Sunday, May 24, 2009

Cheddar, Cider, Circles, and a Cathedral

“Go on. Giver her a bit. She’s got to learn to like Cheddar. She’s from Somerset.”

The woman working at the Saturday market in Wells, England's smallest cathedral city, obliged. She speared a small cube of cheese with a toothpick and gave it to the father who was holding his young blond-haired daughter, probably three of four years old, in his arms.

The girl didn’t do Somerset proud, as her father had hoped. She grimaced and then rubbed her head into her father’s shoulder.

“Ah! See, she doesn’t like it,” smiled the woman behind her covered stall.

The father looked as his daughter, who had lifted her head up and was eyeing the pies and sponge cakes next to the different types of Cheddar at the stall.

“Ah. That’s all right. She’ll learn.”

Cheddar may be the world’s most popular cheese type, but it is essentially the cheese of Somerset. Before being produced all around the globe, Cheddar was made only on small farms in the southwest of England. It is in this county where Cheddar got its name. There’s a small but very touristy village in Somerset called Cheddar. For centuries people have gone on holiday there, not to eat the cheese but to explore the area’s dramatic limestone gorge and caves. The theory is that people would visit the village, eat the local hard cheese after a strenuous hike in the gorge, and then return home, telling people that they had eaten some delicious cheese while in Cheddar. The regional cheese got associated with the specific location.

A Great Cheddar Adventure, such as the one that I’m on, necessitated a pilgrimage to Cheddar Gorge. After spending a week at the three uber-traditional dairies that make Cheddar in Somerset (Westcombe, Keen’s, and Montgomery’s) and days on the Internet at my mother’s cousin’s place in Bath, I took myself off to Wells (probably to my cousin’s great relief!) to meet my friend Stony Grunow, who, like me, grew up in New Jersey with an English mum and has now moved to London.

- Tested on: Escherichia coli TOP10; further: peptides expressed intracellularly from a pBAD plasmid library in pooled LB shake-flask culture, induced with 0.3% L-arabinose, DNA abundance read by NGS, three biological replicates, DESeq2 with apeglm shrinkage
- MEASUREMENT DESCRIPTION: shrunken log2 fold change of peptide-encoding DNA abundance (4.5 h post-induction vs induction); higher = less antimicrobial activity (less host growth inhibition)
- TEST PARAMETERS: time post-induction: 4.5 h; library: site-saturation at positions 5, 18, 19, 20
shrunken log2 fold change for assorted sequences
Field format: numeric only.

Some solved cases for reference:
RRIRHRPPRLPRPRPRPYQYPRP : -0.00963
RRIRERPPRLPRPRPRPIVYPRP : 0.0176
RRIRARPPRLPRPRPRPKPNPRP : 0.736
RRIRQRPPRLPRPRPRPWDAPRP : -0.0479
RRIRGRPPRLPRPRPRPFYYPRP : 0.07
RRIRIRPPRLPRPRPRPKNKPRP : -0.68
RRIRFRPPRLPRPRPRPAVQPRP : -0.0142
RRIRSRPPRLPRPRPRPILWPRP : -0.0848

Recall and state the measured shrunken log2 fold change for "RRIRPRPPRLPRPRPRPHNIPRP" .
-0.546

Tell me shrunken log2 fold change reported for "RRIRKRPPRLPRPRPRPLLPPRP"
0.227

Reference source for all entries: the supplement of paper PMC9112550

In one day, driving around in a car that Stony rented in London (despite a driving lesson, I am still too nervous to drive in the U.K.), we “did” quintessential Somerset. We hiked the rim of Cheddar Gorge in the spring sunshine (but didn’t go into the caves; we were unwilling to pay 16 pounds sterling and we were put off by how touristy and tacky the village was), ate Cheddar made in Cheddar (though it wasn’t particularly good), drank real cider (a drink specially linked with Somerset) at a ramshackle but very popular cider mill, and explored two stone circles (see photo above) in the glow of the early evening sun. Back in Wells, we raced off to a pub before it stopped serving meals at 9 p.m. and then walked around the medieval cathedral, spectacularly illuminated at night.

There you have it--Cheddar, cider, (stone) circles, and a cathedral--the enduring tastes and history of Somerset.

For pictures and more descriptions of the village of Cheddar and the cider mill (and the problem we had with the rental car), visit Stony’s Web site.

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